Cortland Apple

The Cortland apple was developed in 1898 by Professor S.A. Beach at Cornell University’s New York State Agricultural Experiment Station in Geneva, New York. It was first distributed in 1915. (Speciality Produce). Cortland is a cross between the Ben Davis and McIntosh. (

Cortland apples are medium to large sized and rather flat in shape.

Colour: they are deep-purplish red, with dark red streaks and often with a green blush or sometimes you may find an entirely green one.

Flesh: the flesh is snow white and resists browning.

The texture is fine grained and crisp and extremely juicy, with a sweet-tart flavour.

Culinary Use of Cortland Apples

Since Cortland apples, do not oxidize readily and brown after cutting, they can be eaten fresh or used in fresh recipes like salads. They can also be added to sandwiches, burgers or fruit salads.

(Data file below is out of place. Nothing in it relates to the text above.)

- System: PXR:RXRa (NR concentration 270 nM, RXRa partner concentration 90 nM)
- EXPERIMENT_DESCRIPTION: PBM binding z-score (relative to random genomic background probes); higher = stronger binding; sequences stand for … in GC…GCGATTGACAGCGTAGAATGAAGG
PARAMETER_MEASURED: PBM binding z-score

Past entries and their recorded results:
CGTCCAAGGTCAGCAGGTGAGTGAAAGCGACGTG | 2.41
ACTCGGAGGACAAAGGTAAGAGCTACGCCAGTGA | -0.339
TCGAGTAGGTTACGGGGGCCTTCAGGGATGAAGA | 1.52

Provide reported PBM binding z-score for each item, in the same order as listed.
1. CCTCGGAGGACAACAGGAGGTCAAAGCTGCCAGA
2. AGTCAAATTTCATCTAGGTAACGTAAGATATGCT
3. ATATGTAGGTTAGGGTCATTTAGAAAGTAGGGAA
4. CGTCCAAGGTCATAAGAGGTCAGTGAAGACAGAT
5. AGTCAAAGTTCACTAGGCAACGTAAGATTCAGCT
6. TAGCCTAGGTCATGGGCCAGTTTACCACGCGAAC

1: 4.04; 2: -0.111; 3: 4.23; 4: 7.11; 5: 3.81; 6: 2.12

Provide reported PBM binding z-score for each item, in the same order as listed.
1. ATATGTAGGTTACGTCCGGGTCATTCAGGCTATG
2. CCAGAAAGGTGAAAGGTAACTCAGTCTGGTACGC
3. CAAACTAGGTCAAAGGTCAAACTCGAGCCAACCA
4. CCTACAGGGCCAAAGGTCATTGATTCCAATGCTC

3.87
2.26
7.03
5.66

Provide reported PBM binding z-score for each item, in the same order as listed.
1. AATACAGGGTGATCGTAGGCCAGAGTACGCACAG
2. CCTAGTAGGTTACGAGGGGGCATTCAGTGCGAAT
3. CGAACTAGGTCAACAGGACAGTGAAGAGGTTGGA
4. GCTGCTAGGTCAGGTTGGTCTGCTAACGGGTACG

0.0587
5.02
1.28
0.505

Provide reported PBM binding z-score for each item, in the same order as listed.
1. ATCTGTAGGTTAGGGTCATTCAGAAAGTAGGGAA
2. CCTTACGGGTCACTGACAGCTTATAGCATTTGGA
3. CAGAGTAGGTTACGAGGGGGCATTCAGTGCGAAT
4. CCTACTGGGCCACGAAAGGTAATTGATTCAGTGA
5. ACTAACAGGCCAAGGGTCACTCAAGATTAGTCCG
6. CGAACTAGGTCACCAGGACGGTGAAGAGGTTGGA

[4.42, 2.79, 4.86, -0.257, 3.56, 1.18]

Cortland apples, can also be used in baking pies, tarts and galettes or cakes and muffins. They can also be used in soups, sauces and preserves.

They do not store well so for better flavour and texture eat them soon. (Speciality Produce).

How to Store Cortland Apples

Store in a plastic bag in the fridge crisper. Since most apples are picked at peak ripeness, the longer you keep them, the softer the texture becomes, and the more it loses it’s crispiness.

Check the apples regularly and remove those with soft spots or signs for decay. (I have had mine in the crisper for the last two weeks and there are still nice and fresh)

Availability: Fall through to spring.

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Author: Liz

I love everything food: eating, cooking, baking and travelling. I also love photography and nature.

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